Get our free email newsletter with just one click

Wilde Creatures review at Vaudeville Theatre, London – ‘wry, moralistic tales’

Lauren Silver, Tom Jude, Steve McCourt and Matt Jopling in Wilde Creatures. Photo: Tristram Kenton Lauren Silver, Tom Jude, Steve McCourt and Matt Jopling in Wilde Creatures. Photo: Tristram Kenton

Part of a year-long celebration of Oscar Wilde at the Vaudeville, Wilde Creatures takes a look at the writer’s lesser known works – his fairy tales – playing by day on the stage where Eve Best stars in A Woman of No Importance by night.

Tall Stories tell fairly faithful versions of three of Wilde’s wry, moralistic tales, offering up their unsympathetic protagonists as potential subjects for a new statue in the town square. Our narrators are the titular Wilde Creatures, a highly personable and accomplished band of travelling musicians featuring Matt Jopling on guitar, Tom Jude on violin, Steve McCourt on bass and Lauren Silver on clarinet.

Jon Fiber and Andy Shaw’s folky score is full of numbers you can’t help bobbing along to in your seat, and Barney George’s versatile set of piled up wooden pallets boasts plenty of fun surprises. Writer/directors Olivia Jacobs and Toby Mitchell try to pack too much in, with the result that the pace lags when we get to the third tale, but their simple narrative device works well and allows for some cheery audience interaction.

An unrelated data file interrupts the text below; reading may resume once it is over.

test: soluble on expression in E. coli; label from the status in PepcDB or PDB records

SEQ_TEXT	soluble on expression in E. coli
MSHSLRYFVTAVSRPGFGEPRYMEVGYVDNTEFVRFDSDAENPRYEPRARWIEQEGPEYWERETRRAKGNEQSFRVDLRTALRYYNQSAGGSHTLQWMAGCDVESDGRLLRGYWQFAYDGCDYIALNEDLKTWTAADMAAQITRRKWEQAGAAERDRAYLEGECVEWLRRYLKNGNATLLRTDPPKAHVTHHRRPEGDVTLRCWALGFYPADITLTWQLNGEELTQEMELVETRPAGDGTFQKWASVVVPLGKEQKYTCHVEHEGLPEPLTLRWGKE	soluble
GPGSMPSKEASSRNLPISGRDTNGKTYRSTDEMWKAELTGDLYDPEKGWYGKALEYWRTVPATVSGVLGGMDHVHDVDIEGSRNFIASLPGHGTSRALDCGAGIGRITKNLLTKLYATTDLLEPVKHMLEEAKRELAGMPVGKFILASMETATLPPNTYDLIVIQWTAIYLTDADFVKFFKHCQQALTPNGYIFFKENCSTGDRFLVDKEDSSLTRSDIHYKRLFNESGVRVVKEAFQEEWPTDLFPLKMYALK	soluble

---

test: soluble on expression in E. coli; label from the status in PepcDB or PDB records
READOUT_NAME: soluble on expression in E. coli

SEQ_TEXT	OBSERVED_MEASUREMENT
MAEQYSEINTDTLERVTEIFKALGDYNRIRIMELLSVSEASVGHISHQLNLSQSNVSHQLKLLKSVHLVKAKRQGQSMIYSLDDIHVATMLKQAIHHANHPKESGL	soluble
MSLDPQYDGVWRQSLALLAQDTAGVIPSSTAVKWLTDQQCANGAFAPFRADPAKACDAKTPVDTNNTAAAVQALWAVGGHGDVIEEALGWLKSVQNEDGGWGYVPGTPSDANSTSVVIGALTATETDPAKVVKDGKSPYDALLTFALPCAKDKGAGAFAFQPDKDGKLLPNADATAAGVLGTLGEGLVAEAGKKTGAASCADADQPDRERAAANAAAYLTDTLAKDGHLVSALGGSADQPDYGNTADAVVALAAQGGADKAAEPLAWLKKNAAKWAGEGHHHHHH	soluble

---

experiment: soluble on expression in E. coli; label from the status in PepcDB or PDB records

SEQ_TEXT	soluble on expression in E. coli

More problematic is the fact that the show is woefully lacking in female characters. There’s no reason why Jacobs and Mitchell couldn’t have switched the genders of some of Wilde’s protagonists to paint a more balanced picture. As it is we’re left with stereotypes: a petulant princess, a dutiful wife and a love interest demanding diamonds. Audiences – particularly younger audiences – of this otherwise enjoyable show deserve better.

We need your help…

When you subscribe to The Stage, you’re investing in our journalism. And our journalism is invested in supporting theatre and the performing arts.

The Stage is a family business, operated by the same family since we were founded in 1880. We do not receive government funding. We are not owned by a large corporation. Our editorial is not dictated by ticket sales.

We are fully independent, but this means we rely on revenue from readers to survive.

Help us continue to report on great work across the UK, champion new talent and keep up our investigative journalism that holds the powerful to account. Your subscription helps ensure our journalism can continue.

Subscribers to The Stage get 10% off The Stage Tickets’ price
Spirited and skilful rendering of Oscar Wilde’s children’s stories